Inspired by this quote, is the amazing journey of a junior student, Lian Bourret who initially had a deep interest in Political Science, but later on, decided to pursue Computer Science and as destiny would have it, she got selected for one of the most prestigious internships- The Google STEP internship. She is currently in her junior year at Wellesley College.
Lian Bourret became the recipient of the Google STEP internship.
Google STEP (Student Training in Engineering Program) Internship program, is basically for second and third year undergraduate students who are passionate about Computer Science. This program offers a wide range of opportunities for students who want to sharpen their technical skills.
To know more about the program: click here!
You can read more about Google interns hips here.
Read on to know more about Lian Bouret and how she got selected for the program.
Key Takeaways from this interview:
1. What does the application process involve?
Apply with short-answer questions, resume, and transcript (unofficial is fine). From there, you’re selected to proceed to an interview that consists of two technical interviews (as many questions are you can get through within 45 minutes). After that, the interview feedback is sent to the hiring committee where they decide whether to extend an offer.
2. Tell us a little bit about yourself. Could be your story.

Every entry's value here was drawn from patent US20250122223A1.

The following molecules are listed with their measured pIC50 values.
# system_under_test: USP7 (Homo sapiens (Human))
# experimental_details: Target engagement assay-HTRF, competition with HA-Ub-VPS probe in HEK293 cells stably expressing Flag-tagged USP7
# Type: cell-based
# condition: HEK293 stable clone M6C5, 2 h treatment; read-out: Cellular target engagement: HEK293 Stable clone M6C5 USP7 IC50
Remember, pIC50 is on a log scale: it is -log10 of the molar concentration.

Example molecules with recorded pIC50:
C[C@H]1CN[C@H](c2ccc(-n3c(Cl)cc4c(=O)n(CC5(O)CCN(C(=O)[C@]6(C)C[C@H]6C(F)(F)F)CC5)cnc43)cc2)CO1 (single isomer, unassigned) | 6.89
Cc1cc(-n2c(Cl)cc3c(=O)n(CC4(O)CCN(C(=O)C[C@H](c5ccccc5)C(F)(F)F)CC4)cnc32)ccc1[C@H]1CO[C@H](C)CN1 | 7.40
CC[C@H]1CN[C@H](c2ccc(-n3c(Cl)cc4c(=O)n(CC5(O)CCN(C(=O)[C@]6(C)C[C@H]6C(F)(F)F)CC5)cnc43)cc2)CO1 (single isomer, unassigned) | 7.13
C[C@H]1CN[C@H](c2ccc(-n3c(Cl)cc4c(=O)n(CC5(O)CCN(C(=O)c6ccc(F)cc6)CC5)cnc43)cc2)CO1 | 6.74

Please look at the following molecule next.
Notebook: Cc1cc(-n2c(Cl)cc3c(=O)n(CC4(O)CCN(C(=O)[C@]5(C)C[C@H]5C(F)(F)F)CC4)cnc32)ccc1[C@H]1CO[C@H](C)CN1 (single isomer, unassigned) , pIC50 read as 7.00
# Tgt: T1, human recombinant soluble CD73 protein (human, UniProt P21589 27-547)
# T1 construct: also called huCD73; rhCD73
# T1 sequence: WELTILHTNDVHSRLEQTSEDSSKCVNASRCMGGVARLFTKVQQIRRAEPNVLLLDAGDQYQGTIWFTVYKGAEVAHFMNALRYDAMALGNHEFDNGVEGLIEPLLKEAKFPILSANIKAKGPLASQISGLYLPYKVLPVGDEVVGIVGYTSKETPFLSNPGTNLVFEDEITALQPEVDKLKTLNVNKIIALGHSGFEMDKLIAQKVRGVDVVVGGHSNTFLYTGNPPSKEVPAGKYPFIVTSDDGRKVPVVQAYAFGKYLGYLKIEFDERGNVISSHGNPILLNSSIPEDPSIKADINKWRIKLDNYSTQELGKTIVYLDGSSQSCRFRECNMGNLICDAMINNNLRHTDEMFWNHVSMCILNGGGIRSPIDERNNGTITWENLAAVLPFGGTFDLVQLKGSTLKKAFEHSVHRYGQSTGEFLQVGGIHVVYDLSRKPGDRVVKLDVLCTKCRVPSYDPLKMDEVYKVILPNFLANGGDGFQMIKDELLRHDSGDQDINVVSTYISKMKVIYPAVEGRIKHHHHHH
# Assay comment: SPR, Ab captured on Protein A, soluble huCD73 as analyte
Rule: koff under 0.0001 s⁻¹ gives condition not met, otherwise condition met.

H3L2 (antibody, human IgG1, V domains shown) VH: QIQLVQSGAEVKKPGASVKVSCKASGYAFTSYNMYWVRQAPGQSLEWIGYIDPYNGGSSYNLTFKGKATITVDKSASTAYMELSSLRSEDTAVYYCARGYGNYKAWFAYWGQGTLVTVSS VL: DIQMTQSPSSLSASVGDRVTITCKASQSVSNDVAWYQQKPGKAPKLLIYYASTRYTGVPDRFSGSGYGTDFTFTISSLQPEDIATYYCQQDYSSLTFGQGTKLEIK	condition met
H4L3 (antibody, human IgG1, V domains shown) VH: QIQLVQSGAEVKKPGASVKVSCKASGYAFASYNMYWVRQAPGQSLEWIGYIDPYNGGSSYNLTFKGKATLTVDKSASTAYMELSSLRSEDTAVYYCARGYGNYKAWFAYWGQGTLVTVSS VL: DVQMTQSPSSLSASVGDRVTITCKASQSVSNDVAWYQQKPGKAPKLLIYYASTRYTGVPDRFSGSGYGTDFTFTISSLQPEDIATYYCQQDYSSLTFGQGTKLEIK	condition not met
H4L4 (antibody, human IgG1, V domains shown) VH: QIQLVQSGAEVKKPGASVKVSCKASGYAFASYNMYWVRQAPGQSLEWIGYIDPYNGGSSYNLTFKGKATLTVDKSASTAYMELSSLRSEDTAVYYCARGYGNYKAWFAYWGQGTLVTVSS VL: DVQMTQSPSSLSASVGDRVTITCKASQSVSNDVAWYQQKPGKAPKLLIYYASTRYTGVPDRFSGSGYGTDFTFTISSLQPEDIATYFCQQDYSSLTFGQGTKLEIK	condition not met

I entered college with the full intention to major in political science. I’ve always been deeply invested in current events and found politics to be a very interesting field. When I was deciding classes for my freshman fall, I had no idea how to fill my schedule and ended up picking out Introduction to CS because I thought it was a useful skill. Through that class, I realized that I loved CS and decided to pursue a major in the field! Moral of the story: always keep an open mind and try out new classes.
3. Why do you think you were selected?
I had a very positive attitude during my technical interviews and communicated my thought process throughout the interviews. Even during the interview I was told that they were happy that I was communicating the different approaches I was debating to take for the problem because applicants sometimes get quiet when they’re stuck on a problem instead of voicing their thought process and enabling their interviewer to offer hints.
4. Any advice you would like to give future applicants?
Don’t be afraid to apply because you think you’re underprepared or under qualified! Worst outcome is you don’t get the job and use it as a learning opportunity where you can improve your technical knowledge.
In her response, Lian has agreed to mentor fellow aspirants, so stay tuned and keep learning.